• Ensure you are not passing on the CVV on recurring transactions, as this usually changes when a card has a new expiration date. If a bank provides an updated expiration date via Account Updater or still allows transactions on cards with the old expiration date, it may not authorize the transaction with an old CVV code.
  • Consider working with a partner that specializes in recurring transactions. This may be a merchant processor or a gateway, but outside expertise could be a good alternative to hiring an internal resource to manage these payments.
  • Review customer communications when a card has hard declined. Consider A/B testing with different wording to find the communications that customers respond to most, by updating their card numbers.
  • Consider having a strategy specific to large reissuance of cards, such as EMV or large data breaches. This may entail more e-mail communications during a shorter time period, calls to customers or a more aggressive retry strategy.

As of September 15, Visa said its issuing banks had issued 151 million chip-embedded debit and credit cards—about 21 percent of total Visa cards in circulation. Separately, MasterCard said 40 percent of its credit cards in the U.S. are now chip-enabled. Hundreds of millions of cards remain to be reissued over the next few years. So, if the EMV migration is, indeed, to blame for an increase in involuntary churn for subscription companies, it’s only going to get worse. And, with the continued fear of more high-profile data breaches, mass reissuance of cards may become a “new normal.” It is important for merchants to study their own data and react to what it is telling them, creating a multi-leveled strategy to regain the customers that may fall through the cracks due to canceled cards.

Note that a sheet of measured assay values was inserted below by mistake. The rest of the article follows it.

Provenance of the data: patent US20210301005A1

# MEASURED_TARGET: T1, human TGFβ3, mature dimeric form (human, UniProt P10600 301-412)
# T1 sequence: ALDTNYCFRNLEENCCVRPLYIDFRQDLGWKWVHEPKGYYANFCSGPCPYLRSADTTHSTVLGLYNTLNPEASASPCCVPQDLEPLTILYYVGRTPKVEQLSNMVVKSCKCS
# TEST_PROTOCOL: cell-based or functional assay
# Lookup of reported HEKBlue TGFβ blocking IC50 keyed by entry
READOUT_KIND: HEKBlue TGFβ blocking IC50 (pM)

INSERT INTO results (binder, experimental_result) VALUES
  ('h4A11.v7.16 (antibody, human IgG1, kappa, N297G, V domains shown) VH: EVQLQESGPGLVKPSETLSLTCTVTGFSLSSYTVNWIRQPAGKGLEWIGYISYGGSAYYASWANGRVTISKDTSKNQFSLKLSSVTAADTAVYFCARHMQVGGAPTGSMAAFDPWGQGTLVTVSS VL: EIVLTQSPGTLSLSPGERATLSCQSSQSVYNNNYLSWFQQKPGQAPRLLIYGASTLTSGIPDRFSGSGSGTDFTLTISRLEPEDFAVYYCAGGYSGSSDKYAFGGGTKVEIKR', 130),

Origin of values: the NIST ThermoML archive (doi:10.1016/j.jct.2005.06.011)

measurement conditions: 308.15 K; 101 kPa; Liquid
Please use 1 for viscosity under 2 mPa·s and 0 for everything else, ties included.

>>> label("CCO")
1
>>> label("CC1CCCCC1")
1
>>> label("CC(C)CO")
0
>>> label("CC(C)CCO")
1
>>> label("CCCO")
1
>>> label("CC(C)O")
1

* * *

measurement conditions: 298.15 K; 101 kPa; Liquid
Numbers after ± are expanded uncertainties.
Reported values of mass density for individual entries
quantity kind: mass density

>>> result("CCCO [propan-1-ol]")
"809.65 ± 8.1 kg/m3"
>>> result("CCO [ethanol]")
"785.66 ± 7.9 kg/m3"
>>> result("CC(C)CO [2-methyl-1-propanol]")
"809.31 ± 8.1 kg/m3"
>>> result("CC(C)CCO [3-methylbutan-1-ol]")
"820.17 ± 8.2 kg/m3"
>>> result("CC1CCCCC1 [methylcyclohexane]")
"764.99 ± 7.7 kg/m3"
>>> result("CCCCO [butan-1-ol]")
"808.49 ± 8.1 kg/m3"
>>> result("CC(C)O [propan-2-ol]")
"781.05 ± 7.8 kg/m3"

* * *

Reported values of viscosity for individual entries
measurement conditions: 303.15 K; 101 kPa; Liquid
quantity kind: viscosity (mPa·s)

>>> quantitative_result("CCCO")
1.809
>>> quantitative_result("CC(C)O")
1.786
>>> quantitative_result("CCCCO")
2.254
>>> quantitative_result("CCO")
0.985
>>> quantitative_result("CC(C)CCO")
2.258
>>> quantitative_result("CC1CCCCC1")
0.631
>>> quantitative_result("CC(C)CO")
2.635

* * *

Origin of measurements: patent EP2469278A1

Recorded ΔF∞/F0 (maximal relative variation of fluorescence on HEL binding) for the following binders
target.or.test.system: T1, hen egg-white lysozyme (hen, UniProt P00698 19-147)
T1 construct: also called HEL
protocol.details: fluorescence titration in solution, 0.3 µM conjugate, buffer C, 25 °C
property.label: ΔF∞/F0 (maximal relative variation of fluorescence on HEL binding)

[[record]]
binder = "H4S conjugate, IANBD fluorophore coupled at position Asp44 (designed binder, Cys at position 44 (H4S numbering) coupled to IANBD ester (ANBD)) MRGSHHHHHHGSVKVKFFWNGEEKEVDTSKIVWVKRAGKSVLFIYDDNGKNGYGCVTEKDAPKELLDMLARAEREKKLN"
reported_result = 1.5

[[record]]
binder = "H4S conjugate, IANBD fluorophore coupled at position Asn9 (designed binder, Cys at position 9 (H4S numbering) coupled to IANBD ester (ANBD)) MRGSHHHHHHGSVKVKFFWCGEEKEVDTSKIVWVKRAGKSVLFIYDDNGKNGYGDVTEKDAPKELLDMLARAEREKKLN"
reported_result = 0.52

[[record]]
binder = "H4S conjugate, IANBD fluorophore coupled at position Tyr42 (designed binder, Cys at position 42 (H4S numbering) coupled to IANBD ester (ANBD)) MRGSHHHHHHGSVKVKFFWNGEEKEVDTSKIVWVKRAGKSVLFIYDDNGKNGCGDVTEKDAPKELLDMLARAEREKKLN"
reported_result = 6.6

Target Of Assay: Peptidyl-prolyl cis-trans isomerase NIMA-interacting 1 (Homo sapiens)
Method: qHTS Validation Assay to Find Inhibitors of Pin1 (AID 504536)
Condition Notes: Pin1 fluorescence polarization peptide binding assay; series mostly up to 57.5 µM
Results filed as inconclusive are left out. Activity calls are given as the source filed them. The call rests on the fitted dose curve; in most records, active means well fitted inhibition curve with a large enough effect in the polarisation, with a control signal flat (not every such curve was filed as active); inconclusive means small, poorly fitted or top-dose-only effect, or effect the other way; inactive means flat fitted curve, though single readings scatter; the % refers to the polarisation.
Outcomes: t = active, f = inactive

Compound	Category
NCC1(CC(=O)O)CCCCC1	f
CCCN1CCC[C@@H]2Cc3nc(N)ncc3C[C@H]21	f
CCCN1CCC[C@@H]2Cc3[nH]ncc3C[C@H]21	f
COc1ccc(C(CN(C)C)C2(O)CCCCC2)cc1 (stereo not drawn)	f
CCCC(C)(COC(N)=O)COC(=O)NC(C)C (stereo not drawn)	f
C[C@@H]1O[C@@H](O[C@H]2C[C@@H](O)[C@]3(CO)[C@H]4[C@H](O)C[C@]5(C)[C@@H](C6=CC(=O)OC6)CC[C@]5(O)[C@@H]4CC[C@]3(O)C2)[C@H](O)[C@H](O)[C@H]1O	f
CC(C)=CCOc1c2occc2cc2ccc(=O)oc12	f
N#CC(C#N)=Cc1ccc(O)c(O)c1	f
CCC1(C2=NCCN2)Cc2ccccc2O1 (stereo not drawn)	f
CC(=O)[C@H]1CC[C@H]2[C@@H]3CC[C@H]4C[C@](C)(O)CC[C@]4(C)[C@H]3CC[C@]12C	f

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Daniel Leibovitch